Australia is surrounded by a thin green line of seagrass meadows potentially worth A$5.4 billion on international carbon markets, and which could contribute to Australia and other nations meeting carbon emissions targets. Whether that potential can be realised is very much dependent on the type of carbon management scheme our next government puts in place.
Most people are aware forests lock up carbon dioxide from the atmosphere. This is a part of our carbon accounting scheme and underpins tree-planting and forest conservation schemes, giving value to this “green carbon”. Until now, the carbon captured by marine plant systems, so-called “blue carbon”, has largely been ignored in carbon accounting.
But our new research from Edith Cowan University (published today in the journal PLOS ONE) shows that seagrass meadows, hidden beneath our oceans, lock away between four and ten times that of our forests. Pound-for-pound, they are big hitters when it comes to snatching carbon out of the atmosphere.
We conservatively estimate that Australia’s 92,500 sq km of seagrass meadows contain more than 155 million tonnes of carbon. At a carbon trading price of A$35 a tonne (predicted by the Federal Government for 2020) that indicates a multi-billion dollar asset that can be used for tradable carbon credits.
In addition to the carbon these meadows have already locked away, they add about another 1 million tonnes of carbon each year, with a potential value of $35 million.
Seagrass meadows are under serious threat from nutrient pollution and coastal development. Every square kilometre lost releases 1.6 tonnes of carbon back to the atmosphere.
So lets look at how we realise this potential value, and how the next government’s approach to carbon could affect this.
Under the past government’s policy, the price of carbon was fixed until 2014-15. After that the price would be determined by the market, in an emissions trading scheme. The estimate of A$5.4 billion is based on the past Government’s predicted carbon-trading price of A$35 a tonne in 2020.
Exactly how that would be realised remains unclear. However, mechanisms such as the UN’s Reducing Emissions from Deforestation and Forest Degradation program have been used internationally to realise the value of leaving forests intact so their stored carbon is preserved.
This sort of mechanism may create enormous flow-on benefits: jobs could be created in assessment of marine carbon resources, bringing these to markets or through the creation of new marine habitats through re-vegetation schemes.
Scientists and economists in the Mediterranean region are currently working together to develop tool kits that would allow blue carbon stores to be brought to the carbon market.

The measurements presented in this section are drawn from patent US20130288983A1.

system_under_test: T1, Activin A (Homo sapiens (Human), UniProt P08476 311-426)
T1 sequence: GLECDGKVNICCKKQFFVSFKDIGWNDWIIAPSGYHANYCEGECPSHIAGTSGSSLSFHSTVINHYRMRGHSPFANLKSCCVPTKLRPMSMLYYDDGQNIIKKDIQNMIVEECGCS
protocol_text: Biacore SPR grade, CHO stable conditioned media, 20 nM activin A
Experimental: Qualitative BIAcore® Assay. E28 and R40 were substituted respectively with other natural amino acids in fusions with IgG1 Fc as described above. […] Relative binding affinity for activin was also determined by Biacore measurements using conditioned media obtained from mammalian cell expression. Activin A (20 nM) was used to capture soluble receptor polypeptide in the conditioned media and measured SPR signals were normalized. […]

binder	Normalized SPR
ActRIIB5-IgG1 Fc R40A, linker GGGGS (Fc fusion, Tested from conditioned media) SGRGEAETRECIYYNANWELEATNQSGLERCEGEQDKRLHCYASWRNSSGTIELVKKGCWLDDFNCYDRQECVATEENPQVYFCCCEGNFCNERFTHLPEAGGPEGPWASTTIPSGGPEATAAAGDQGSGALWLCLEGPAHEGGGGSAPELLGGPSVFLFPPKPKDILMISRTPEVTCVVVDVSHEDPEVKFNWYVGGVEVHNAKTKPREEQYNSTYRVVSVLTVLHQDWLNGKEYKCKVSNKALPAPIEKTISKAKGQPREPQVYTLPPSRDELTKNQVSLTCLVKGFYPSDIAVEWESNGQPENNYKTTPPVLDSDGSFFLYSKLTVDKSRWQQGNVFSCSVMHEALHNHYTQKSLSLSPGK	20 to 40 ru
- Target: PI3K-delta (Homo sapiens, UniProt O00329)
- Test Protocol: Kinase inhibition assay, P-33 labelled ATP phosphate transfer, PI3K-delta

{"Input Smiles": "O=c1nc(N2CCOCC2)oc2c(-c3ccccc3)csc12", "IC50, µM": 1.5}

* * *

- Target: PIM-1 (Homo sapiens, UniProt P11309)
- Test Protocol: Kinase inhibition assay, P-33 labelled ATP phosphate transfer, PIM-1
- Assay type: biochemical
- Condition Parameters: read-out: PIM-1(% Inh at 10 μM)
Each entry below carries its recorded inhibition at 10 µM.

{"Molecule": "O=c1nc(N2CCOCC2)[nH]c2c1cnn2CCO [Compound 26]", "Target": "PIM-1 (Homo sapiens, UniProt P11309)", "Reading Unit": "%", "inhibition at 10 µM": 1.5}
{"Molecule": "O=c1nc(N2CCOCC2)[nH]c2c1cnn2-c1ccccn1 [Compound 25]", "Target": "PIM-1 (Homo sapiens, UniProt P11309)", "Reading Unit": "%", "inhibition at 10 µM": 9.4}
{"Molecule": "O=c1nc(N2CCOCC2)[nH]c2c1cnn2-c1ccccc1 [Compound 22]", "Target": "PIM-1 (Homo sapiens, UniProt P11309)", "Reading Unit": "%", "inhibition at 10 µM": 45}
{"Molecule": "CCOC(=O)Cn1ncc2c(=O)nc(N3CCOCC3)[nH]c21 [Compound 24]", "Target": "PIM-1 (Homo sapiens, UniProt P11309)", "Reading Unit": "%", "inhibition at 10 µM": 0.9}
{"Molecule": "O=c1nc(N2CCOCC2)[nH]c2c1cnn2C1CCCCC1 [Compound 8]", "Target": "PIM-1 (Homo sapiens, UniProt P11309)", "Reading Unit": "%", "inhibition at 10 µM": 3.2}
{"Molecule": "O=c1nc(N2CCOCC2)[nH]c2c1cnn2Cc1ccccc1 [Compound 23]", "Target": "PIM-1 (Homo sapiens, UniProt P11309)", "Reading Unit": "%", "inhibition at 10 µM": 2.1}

In contrast, the Direct Action Policy proposed by the current opposition, appears to severely limit the potential to realise the value of blue carbon.
Under a direct action scheme, there is no value associated with not leaving the carbon in the meadow, and no penalty for disturbing that meadow and releasing the carbon into the atmosphere.
Unfortunately, seagrass meadows are under serious threat from nutrient pollution and coastal development. Every square kilometre lost releases 1.6 tonnes of carbon back to the atmosphere.
One possible way that a Direct Action Policy could give value to blue carbon is by rewarding the creation of new vegetated marine habitat, in the way we pay for re-afforestation. Unfortunately, the biggest carbon stores are found in seagrasses which are notoriously difficult to transplant or revegetate.
There will need to be a massive investment if we hope to be able to do with marine plants what we have learned to do with forests over hundreds of years. In the short-term, conserving and valuing what we have might be the cleverer approach. If we lose the habitat it may well be a long-term loss, even if we are going to invest in transplanting.
Australia’s Coastal Carbon Biogeochemistry Cluster, a collaboration of research providers, is working to further improve our estimate of carbon stored in marine habitats and how these might change in future climate scenarios. Meanwhile, our European colleagues continue to investigate the ways in which blue carbon can be brought to the carbon market.
Hopefully, Australia will realise that we have a valuable blue carbon resource that is worth protecting and can be done so with economic benefit, if only we are open to creative carbon trading schemes.
Paul Lavery is a professor of Marine Ecology at Edith Cowan University. This post originally appeared here.
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